We spent much time and effort to find the true pass, but the main glacier, which ran in a promising direction, had an impassable ice-fall, while a valley to our left looked inviting but went too far north. There was nothing to do but try the latter and hope it would lead to the Muni La. In a sustained climb in which we took the lead alternately, we reached the last steep slope not much before sunset. Our hopes were low. Krenek prophesied that up there we would simply look down into the upper part of the valley we had left a few hours before. He was right. After a dangerous last climb we stood in a narrow, rocky gap looking into a wide snow basin-- just above the ice-fall of the valley 'leading in the right direction'. That would not have been so bad if only the pass at its end had inspired more confidence! But it was a flat snow saddle leading into .1 big north-south valley. The Seni Nadi was to lead east into Zaskar. Hut we were not going to give up so easily. We quickly decided how far we could still venture this day so as to have enough light when pitching the tent; and then we raced over the snow-fields as fast as our tired legs would permit.

We were lucky enough to find a rocky island in the snow with some frozen sand from which to build a platform. The cheese-tin cooking stove worked, and we spent a reasonably restful night.

With boots as hard as bone we hurried over the frozen snow just before sunrise next morning. Since the snow saddle brought us no light, we climbed a hill to the north of it. We had our second great surprise in the Padar region. The surveyor had mistaken a secondary ridge (from Muni La southward) for the main divide, and consequently assigned much too big an area to the Seni valley on the Zaskar side. We were in a huge glacier system, draining to the south-that is, to the Darlang Nadi. Towards the east there were numerous passes and mountains, probably never seen by human eye. Enticing as the new world was, we could not risk a trip through those spaces with our scanty reserves; we were only equipped for two high passes, not for half a dozen of them. We had hardly any food that could be eaten without cooking, and our fuel would not suffice for even a single rice dish. To follow up one of the snow basins to their northern ends was our only hope of getting to Zaskar. These northern passes most likely led into the Bardur system which contains the Umasi La route. It was with ar sigh that we decided on that course, for the well-known Umasi La held no attraction for us.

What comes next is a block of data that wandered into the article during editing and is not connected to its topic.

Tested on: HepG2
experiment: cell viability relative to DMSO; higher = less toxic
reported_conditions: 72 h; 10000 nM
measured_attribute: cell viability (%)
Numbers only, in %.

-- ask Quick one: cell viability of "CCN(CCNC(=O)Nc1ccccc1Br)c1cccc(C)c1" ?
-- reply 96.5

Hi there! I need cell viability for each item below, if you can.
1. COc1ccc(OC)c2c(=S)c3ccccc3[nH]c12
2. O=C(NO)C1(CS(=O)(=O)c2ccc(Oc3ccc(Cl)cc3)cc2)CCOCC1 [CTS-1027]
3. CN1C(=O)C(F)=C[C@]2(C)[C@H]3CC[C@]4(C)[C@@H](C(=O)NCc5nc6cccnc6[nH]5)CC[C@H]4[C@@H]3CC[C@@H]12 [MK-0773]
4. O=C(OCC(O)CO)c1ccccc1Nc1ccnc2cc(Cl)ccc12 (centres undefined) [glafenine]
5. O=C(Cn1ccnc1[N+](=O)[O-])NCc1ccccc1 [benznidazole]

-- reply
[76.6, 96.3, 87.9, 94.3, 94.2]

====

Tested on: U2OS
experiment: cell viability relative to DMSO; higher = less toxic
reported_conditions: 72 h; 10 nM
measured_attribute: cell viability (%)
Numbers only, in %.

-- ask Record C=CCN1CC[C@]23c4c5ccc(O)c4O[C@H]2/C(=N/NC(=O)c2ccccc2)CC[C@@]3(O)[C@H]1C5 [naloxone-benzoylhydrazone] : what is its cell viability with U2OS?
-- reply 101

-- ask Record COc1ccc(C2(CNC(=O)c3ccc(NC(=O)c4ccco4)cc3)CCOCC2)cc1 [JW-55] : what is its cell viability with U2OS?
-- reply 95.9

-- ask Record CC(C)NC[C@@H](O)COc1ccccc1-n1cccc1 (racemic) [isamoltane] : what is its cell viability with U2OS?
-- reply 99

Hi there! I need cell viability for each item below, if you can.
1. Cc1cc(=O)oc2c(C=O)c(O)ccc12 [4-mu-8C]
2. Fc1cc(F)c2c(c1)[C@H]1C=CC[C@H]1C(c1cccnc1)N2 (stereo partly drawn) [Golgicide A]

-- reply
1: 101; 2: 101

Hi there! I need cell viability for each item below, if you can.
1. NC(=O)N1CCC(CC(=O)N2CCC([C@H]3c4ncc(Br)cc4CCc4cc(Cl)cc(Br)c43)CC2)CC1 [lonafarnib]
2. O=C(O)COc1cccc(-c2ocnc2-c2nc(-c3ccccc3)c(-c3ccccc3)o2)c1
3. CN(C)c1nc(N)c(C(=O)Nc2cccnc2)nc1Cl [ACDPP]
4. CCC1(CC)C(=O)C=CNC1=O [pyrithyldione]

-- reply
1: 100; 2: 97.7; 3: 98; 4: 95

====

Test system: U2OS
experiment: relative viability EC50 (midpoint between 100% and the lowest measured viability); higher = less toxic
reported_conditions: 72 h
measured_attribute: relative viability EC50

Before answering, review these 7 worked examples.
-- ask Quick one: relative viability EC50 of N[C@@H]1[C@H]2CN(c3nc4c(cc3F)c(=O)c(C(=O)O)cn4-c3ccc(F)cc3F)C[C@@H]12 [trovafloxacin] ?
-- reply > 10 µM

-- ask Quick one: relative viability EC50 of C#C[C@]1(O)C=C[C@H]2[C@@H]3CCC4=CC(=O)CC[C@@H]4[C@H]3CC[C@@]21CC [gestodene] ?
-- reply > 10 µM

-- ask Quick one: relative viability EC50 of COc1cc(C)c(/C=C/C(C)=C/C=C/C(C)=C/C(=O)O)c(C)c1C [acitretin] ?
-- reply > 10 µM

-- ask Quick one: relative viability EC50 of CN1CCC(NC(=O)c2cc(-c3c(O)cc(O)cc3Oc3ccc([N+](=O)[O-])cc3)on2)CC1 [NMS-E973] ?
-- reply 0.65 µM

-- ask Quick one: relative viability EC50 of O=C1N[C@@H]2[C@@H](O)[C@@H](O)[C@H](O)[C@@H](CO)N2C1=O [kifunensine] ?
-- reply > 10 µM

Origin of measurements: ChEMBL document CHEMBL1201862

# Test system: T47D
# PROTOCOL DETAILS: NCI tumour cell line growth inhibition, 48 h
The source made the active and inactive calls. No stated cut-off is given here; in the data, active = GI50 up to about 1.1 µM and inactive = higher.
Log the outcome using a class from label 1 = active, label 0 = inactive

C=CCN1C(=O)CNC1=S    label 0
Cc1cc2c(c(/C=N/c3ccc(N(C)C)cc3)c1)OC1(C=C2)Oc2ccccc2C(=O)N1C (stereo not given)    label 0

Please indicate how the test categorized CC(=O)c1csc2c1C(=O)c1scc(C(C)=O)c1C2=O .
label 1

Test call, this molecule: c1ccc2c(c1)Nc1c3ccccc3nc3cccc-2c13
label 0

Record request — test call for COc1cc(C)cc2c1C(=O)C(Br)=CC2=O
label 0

We slid down to the saddle over steep snow in but a few minutes. There I discovered that I had forgotten our camera on the top. I do not curse often but there I did. Krenek began trudging towards the northern pass while I made cthe second ascent'. It took more than an hour now that the snow was soft; and when-after a meal- I turned toward the pass, I broke in with every step in spite of the track made by my luckier companion. When I reached the pass, I was utterly exhausted. Krenek had done all that a good pal of many seasons would do for one in such a case: melt snow in the sun, prepare a dry and sheltered seat, have the food all ready, notably dried fruit and sugar. Only one thing he could not provide-a way down the other side. We were separated from the Bardur glacier by a steep ice wall several hundred feet high with some doubtful snow on it in the lower parts. I thought we could not risk descending here with no proper rope, no crampons, and only one ice-axe. There was nothing to do but descend to the Darlang Nadi and return to Machail. Zaskar faded from our vision.